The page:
Sunday, 10 January 2010

The Sunday Salon: Reading a well known classic

I have managed very little reading this week, especially as I had a day and a half off of work due to the snow. I finished Doctor Zhivago, if you had seen my post during the week you will know that I wasn't very impressed with it. Now I have three bookrings which I need to get read, Serena by Ron Rash, The Little Stranger by Sarah Waters and Summertime by J.M Coetzee. Normally I would be rushing to read these books but at the moment they hold little appeal, so they sit looking at me making me feel guilty and therefore making me want to read them even less :(

I decided mid-week that a distraction from these was necessary and I also needed that gratification of finishing a book. I decided to pick up Alice's Adventures in Wonderland by C.S Lewis. I have a beautiful boxset of Adventures and Through the Looking Glass and What Alice Found There which my mum brought me for Christmas whilst I was at university, its been sitting around unread for 8 years plus.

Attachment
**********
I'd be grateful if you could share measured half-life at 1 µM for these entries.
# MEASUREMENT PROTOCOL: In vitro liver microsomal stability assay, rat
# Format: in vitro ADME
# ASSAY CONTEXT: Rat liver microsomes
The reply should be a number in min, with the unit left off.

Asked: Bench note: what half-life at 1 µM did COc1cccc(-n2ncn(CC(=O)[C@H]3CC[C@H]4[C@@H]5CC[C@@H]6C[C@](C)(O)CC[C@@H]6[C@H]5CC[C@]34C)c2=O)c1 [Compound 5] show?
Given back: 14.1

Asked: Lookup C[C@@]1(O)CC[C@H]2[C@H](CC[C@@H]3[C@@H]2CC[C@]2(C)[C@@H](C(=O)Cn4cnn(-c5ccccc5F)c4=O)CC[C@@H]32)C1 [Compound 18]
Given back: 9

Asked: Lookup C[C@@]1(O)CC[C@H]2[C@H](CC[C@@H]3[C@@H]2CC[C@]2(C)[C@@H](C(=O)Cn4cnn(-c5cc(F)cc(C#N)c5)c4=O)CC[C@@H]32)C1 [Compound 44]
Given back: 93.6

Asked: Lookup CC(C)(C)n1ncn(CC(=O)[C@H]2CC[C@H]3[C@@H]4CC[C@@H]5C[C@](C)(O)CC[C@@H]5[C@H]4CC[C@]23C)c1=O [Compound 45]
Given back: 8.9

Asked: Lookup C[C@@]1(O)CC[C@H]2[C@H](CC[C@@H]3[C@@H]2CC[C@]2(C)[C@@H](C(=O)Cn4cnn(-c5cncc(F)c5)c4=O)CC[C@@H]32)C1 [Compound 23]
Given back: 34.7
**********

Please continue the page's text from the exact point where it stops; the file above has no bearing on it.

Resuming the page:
I'm sure as a child I was probably read this, but all I can remember is the film. I settled down to this on Wednesday afternoon, the snow was falling heavily outside and I was already in my pjs after a couple of hours walk in the snow. Curling up with a blanket to get sucked into Alice's world was bliss. The story was very familiar, the childlike simplicity was a godsend after the politics of Russia, and I was easily pleased. This is one of those books which pull you back into your childhood in a rush. The Mervyn Peake illustrations are simple and stunning and added to the effect. I'll be reading Through the Looking Glass in the next week or so.

As well as knocking this off mount tbr this is also my first novel for the wonderful Our Mutural Reads Challenge. When reading this I did think about the childrens books that we have today. Alice is such a simple tale, she is stuck in an imaginary world with talking animals and characters, who generally accept her into their world unless she does something to distress them. Children's books now-a-days seem so much more 'clever', but it makes you wonder if this is needed, surely all kids regardless of the generation they belong to want a bit of silliness, somewhere they can imagine dreaming themselves into.
Have you read any well known classics which you feel you know like the back of your hand without having read them before?

1 comment:

Vivienne said...

I can't think of any classics that have had that affect on me.

What a good idea reading Alice for the Victorian Challenge. I have only read The Seance by John Harwood for it so far and that is neo Victorian.